(UPDATED) Margaret Wente is the serial plagiarist unaccountably still in the employ of the Globe and Mail. Wente’s plagiarism was well documented by Carol Wainio on her personal Weblog for over a year before other journos woke the fuck up and noticed. Toronto journalists, a commentariat-class monoculture, have a shared technical incompetence that made them a year late on the biggest journalism story of ’012.
The problem here is that Toronto journalists think technology means Twitter and Gmail. “Data journalism” is this thing some distant cadre of kool kidz do that results in giant pins attached to Google maps. Toronto hacks tell themselves they’re computer-literate. All they are is not computer-illiterate. This illiteracy caused the local commentariat to be completely unaware of the Wente story for a full year. Now: Why? At root, because they don’t use RSS and don’t even know why they should.
Toronto hacks, a self-reinforcing lot who crystallize around nuclei like Ivor Tossell, all have the same technical skills. Instead of trying to explain how limited those skills are, I’ll explain my setup and how that setup keeps me better informed than any Twitter/Gmail hack at next to no cost.
I subscribe to 1,459 RSS feeds. An unimaginable number? You must be new here. Collected and pruned over the course of a decade, it isn’t remotely a lot of subscriptions. Easily a third of them are on the list to catch postings from writers who rarely publish. (You may download my OPML file [slightly invalid] if you wish.)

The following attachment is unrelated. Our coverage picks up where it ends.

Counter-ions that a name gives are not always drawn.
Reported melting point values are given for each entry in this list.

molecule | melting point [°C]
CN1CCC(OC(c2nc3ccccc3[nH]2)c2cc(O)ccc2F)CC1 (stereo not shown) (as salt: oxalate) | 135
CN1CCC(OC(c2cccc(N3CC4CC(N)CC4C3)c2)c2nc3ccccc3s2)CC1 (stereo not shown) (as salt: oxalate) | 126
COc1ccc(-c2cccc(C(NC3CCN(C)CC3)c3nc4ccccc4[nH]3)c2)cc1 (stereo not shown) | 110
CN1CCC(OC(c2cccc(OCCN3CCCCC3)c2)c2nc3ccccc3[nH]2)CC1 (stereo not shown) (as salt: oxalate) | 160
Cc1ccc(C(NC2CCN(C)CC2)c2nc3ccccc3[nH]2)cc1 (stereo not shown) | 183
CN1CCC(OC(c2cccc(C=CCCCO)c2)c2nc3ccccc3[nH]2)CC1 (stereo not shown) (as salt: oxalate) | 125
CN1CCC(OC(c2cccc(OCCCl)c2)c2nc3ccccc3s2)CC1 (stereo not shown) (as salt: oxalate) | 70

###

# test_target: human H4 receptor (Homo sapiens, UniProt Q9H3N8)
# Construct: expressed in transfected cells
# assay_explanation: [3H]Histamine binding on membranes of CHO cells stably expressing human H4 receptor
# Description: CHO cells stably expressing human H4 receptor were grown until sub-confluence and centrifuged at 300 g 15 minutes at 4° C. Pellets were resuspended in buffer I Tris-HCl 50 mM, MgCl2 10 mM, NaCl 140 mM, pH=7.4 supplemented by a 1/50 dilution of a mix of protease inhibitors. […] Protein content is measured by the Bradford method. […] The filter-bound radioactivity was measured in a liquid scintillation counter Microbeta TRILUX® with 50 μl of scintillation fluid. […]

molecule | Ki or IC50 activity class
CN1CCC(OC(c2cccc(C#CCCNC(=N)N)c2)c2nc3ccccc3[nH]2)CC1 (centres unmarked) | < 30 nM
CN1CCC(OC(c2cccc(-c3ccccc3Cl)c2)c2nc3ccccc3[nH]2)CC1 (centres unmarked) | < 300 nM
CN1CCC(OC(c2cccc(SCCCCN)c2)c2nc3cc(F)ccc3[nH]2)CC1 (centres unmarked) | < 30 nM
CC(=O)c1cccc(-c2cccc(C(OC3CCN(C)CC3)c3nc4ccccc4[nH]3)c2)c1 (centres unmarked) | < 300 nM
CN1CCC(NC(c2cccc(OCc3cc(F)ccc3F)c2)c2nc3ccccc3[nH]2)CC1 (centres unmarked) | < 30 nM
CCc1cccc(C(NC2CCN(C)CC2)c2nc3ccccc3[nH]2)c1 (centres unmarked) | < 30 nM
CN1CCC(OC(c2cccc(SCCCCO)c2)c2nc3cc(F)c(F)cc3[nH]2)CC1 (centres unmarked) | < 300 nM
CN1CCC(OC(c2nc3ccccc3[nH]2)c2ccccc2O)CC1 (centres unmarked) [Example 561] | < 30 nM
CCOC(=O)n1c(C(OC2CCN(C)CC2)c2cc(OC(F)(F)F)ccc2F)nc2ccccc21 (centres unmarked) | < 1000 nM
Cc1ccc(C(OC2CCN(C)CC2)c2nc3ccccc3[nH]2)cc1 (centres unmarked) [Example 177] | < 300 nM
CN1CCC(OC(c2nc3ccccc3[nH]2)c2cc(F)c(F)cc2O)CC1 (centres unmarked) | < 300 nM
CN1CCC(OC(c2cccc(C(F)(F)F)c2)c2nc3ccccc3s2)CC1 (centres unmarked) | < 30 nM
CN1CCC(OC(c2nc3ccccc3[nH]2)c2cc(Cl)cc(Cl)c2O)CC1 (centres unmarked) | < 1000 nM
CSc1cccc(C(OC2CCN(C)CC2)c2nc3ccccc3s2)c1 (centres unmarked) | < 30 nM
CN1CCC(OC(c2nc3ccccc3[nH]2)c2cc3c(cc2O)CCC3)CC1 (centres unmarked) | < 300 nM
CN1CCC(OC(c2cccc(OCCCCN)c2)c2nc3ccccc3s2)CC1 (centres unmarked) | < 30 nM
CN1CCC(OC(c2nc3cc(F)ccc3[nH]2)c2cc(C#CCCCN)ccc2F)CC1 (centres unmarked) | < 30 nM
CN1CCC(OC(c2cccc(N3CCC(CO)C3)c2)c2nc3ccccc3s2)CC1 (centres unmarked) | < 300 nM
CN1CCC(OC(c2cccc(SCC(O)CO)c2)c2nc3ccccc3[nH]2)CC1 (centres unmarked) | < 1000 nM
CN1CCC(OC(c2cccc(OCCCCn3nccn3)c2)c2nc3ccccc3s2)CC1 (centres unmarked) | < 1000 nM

Any remotely interesting site with RSS I add to my list. It’s no skin off my ass; one more feed doesn’t cost anything measurable in time or attention. (And, for really interesting Weblogs, I read the entire archives.)
I read RSS over breakfast and maybe before quitting time. I use NetNewsWire, which lets me page or arrow-key through my feeds. I skip most, read some, and send other articles to Instapaper with a single keystroke. Google Reader is out of the question for serious usage, but there is a reason to maintain a Reader subscription (see below).
Anything even remotely important‑ or interesting-seeming I add to Instapaper. If it passes a very low threshold, I favourite it there, which posts it to Twitter and to Pinboard, which archives the full text. (I have other methods of archiving, but they wouldn’t help other hacks.)
I read Twitter directly when on the bus and so on, but to read articles linked by people on Twitter and Facebook, I use Flipboard. Its marvellous interface makes keeping up with the news fun. You can easily link a Google Reader subscription to Flipboard, making it an actual RSS reader that is no less pleasant.
You could clone my setup in an hour. You’d build up your RSS feeds over time. But because of my decade’s head start, I knew about Wainio’s blog roughly when it began and read the whole thing as each entry came out. I knew Margaret Wente was a plagiarist a year ago because I read the evidence when it was published. I could do that because I set myself up to make it not just possible but convenient.
Toronto hacks don’t know something happened until a member of their commentariat class Twits it
This method, a kind of journalistic homophily gone mad, is a proven failure yet is all that local hacks know. Something they don’t know is how much they don’t know. In my direct experience, they refuse to learn.
If you’re like Jason Kottke and figure that any article important enough to read will bubble up to your attention through many, many links by your friends, then you’ve set yourself up to miss everything that isn’t popular among your homogeneous friend circle. That approach works fine for civilians but is provably inadequate for journalists.